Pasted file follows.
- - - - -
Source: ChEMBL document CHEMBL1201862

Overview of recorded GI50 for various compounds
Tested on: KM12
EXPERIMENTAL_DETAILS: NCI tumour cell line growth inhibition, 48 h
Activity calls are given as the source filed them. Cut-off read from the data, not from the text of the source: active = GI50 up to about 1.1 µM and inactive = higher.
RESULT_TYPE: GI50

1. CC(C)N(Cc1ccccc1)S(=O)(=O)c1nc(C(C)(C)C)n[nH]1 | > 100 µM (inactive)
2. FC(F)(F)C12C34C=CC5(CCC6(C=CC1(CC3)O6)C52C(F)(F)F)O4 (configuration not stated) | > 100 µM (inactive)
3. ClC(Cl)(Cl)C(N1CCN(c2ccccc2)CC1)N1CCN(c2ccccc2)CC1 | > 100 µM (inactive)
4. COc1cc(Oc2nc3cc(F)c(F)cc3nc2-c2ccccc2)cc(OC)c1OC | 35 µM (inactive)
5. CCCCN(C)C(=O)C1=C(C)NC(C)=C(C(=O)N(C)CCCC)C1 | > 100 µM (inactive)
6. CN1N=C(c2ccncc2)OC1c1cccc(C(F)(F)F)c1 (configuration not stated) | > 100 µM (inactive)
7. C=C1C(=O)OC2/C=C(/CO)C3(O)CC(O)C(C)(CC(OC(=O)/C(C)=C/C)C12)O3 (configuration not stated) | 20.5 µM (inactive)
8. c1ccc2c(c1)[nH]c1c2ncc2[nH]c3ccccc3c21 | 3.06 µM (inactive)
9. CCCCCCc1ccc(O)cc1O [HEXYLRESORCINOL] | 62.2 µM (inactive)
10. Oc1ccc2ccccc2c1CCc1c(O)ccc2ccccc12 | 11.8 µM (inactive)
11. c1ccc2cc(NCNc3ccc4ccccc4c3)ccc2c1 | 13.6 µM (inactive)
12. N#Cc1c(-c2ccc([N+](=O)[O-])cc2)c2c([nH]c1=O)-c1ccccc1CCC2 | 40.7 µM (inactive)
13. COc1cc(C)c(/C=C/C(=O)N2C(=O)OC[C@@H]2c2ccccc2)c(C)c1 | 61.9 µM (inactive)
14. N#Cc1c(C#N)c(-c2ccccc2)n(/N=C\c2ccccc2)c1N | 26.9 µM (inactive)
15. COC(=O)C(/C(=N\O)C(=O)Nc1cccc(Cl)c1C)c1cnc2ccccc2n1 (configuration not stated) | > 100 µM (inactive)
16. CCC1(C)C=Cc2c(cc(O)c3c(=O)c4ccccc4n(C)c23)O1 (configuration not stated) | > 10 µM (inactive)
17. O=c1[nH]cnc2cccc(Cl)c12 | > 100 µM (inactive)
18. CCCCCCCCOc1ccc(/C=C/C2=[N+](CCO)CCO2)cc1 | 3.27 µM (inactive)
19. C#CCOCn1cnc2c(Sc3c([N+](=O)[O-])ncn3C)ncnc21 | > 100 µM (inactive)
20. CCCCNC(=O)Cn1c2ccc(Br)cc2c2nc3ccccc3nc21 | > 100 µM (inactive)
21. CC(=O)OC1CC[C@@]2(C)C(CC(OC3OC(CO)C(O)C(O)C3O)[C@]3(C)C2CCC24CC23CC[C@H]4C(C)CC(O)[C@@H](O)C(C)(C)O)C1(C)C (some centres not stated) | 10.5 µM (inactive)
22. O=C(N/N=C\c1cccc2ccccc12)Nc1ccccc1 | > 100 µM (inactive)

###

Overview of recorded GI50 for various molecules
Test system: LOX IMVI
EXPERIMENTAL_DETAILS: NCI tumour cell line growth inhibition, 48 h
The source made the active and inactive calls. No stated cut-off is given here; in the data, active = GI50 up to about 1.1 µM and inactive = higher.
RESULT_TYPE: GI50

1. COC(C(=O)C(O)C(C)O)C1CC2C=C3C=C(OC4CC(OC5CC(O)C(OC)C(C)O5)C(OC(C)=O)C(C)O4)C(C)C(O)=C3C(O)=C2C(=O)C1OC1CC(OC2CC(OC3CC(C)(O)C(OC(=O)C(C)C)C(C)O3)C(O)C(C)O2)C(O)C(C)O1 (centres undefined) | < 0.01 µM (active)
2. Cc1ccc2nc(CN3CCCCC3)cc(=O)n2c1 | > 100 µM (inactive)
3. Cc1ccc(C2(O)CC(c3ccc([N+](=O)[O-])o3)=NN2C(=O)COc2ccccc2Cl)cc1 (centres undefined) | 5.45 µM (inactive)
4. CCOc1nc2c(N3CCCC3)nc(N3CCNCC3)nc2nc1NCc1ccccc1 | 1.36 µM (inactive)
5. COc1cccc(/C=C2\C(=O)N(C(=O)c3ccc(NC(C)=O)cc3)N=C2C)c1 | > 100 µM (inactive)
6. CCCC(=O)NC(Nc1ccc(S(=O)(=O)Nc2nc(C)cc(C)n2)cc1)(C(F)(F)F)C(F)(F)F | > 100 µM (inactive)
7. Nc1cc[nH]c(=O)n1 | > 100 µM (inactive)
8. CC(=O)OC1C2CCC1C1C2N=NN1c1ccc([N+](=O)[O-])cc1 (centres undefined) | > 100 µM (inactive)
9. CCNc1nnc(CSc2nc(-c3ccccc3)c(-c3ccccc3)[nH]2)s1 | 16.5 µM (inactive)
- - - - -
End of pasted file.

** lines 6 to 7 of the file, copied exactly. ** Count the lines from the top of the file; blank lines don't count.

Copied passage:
RESULT_TYPE: GI50

1. CC(C)N(Cc1ccccc1)S(=O)(=O)c1nc(C(C)(C)C)n[nH]1 | > 100 µM (inactive)